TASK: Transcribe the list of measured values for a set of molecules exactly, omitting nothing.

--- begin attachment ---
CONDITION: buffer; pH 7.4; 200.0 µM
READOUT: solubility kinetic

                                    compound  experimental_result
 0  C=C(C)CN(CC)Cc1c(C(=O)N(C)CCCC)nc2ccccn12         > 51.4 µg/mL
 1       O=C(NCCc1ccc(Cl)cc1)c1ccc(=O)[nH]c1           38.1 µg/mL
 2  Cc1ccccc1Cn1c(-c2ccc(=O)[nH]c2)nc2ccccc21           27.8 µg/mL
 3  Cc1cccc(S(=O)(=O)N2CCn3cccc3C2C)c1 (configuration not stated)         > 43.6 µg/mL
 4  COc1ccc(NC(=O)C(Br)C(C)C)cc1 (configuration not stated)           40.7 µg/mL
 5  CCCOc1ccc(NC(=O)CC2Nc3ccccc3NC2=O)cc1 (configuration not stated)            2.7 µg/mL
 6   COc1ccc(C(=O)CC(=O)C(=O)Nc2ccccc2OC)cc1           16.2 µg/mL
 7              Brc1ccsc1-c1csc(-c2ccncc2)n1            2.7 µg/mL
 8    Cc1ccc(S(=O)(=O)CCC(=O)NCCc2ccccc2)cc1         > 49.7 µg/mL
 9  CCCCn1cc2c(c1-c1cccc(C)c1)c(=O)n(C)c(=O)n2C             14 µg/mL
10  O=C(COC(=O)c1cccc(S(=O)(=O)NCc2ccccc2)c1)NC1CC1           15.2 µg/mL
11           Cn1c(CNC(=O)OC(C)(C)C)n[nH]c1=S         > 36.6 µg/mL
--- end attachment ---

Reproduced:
CONDITION: buffer; pH 7.4; 200.0 µM
READOUT: solubility kinetic

                                    compound  experimental_result
 0  C=C(C)CN(CC)Cc1c(C(=O)N(C)CCCC)nc2ccccn12         > 51.4 µg/mL
 1       O=C(NCCc1ccc(Cl)cc1)c1ccc(=O)[nH]c1           38.1 µg/mL
 2  Cc1ccccc1Cn1c(-c2ccc(=O)[nH]c2)nc2ccccc21           27.8 µg/mL
 3  Cc1cccc(S(=O)(=O)N2CCn3cccc3C2C)c1 (configuration not stated)         > 43.6 µg/mL
 4  COc1ccc(NC(=O)C(Br)C(C)C)cc1 (configuration not stated)           40.7 µg/mL
 5  CCCOc1ccc(NC(=O)CC2Nc3ccccc3NC2=O)cc1 (configuration not stated)            2.7 µg/mL
 6   COc1ccc(C(=O)CC(=O)C(=O)Nc2ccccc2OC)cc1           16.2 µg/mL
 7              Brc1ccsc1-c1csc(-c2ccncc2)n1            2.7 µg/mL
 8    Cc1ccc(S(=O)(=O)CCC(=O)NCCc2ccccc2)cc1         > 49.7 µg/mL
 9  CCCCn1cc2c(c1-c1cccc(C)c1)c(=O)n(C)c(=O)n2C             14 µg/mL
10  O=C(COC(=O)c1cccc(S(=O)(=O)NCc2ccccc2)c1)NC1CC1           15.2 µg/mL
11           Cn1c(CNC(=O)OC(C)(C)C)n[nH]c1=S         > 36.6 µg/mL